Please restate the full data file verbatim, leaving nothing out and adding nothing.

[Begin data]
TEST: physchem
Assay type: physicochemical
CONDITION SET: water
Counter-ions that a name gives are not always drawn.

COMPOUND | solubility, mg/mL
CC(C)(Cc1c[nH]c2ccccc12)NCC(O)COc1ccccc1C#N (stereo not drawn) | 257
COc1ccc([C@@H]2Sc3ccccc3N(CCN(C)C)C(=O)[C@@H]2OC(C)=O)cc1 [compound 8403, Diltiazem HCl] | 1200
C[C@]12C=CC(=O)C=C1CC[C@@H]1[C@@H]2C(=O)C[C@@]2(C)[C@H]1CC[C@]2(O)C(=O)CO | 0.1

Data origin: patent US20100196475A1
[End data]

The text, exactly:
TEST: physchem
Assay type: physicochemical
CONDITION SET: water
Counter-ions that a name gives are not always drawn.

COMPOUND | solubility, mg/mL
CC(C)(Cc1c[nH]c2ccccc12)NCC(O)COc1ccccc1C#N (stereo not drawn) | 257
COc1ccc([C@@H]2Sc3ccccc3N(CCN(C)C)C(=O)[C@@H]2OC(C)=O)cc1 [compound 8403, Diltiazem HCl] | 1200
C[C@]12C=CC(=O)C=C1CC[C@@H]1[C@@H]2C(=O)C[C@@]2(C)[C@H]1CC[C@]2(O)C(=O)CO | 0.1

Data origin: patent US20100196475A1